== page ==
A few months ago I shared some of the true stories that fill the pages of Gone with the Wind (and I believe continue to breathe life into the book and movie) and the response was good, so today I thought you might like another “morsel of truth”. To refresh your memories, Margaret Mitchell stated in July of 1936 that, “practically all of the incidences in GWTW were true” (Letters from Margaret Mitchell 1936-1949) and that, “Prissy was a real person”. Based on that statement and a number of others like it I created the only GWTW Tour that documented the true stories and that tour is being presented daily in partnership with the Road to Tara Museum in Jonesboro (visitscarlett.com)…simply contact the museum and ask for a seat on the Gone with the Wind Tour (and please tell them I sent you).
I have admitted it before and my wife is O.K. with it….I have always had a crush on Olivia DeHavilland (because something about her reminds me of my wife) and so to connect her character to the real source in Jonesboro has always been a treat for me. Melanie’s character is based on Margaret’s cousin Mattie Holliday of Jonesboro. Mattie was in love with her first cousin and although she chose not to marry him (not an accepted choice for a catholic), they corresponded until his death and her witness precipitated his conversion to her beloved catholic faith prior to the end of his shortened life. Many know the story of the star crossed cousins Mattie and John Henry and how Mattie Holliday became a Nun and took the name, “sister Mellie” and John Henry left Georgia because of his poor health and found fame as John Henry (Doc) Holliday of Tombstone, Arizona. But the story has more, “meat on the bone” than that……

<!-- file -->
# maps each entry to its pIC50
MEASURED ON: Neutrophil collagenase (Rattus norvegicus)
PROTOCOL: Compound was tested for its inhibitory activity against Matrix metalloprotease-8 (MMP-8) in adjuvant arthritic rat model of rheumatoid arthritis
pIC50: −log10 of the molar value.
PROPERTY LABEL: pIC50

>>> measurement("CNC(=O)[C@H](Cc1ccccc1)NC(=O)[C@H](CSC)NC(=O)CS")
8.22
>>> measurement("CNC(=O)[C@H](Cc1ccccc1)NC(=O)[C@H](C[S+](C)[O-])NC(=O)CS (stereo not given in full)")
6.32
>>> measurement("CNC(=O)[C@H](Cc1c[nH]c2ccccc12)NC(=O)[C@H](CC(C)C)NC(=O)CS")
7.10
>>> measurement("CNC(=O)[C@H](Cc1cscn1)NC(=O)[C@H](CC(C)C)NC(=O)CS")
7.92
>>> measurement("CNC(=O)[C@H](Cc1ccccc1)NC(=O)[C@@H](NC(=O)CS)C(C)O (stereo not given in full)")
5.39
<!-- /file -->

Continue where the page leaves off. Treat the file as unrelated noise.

After Mattie became a Sister of Mercy she continued to correspond with John Henry Holliday and according to the Obituaries in both Glenwood Springs, Colorado and Tombstone (yes I have copies of both),….when Doc died in Colorado his personal items were sent back to Tombstone due to a trunk there that was filled with letters between he and his cousin, “a Sister Mary Melanie”. When Sister Mellie died in Atlanta as a retired Nun all of those letters were destroyed…but years ago I met a close family member who remembered her and told me stories of visits with the good sister (known among family to be, “the kindest woman they ever knew”…a statement close to that of Rhett Butler). On one visit Margaret (Mitchell) was there and asked, Sister Mellie, “can I use you in my book”, and her response was, “if you use me make me somebody nice”.
The breath of life still flows through the pieces of the Tara façade and its sister, Fitzgerald House because their stories were filled with the truth of real people. I have just created a 501c3 (sharethehistory.org) which I hope will allow you to donate the funds needed to build a proper building, and to help tell the full story of this time of passion when all peoples in the story were forced to dig deep for the “gumption” (Margaret’s word) to go on with life…a reminder of the past that we can all use from time to time.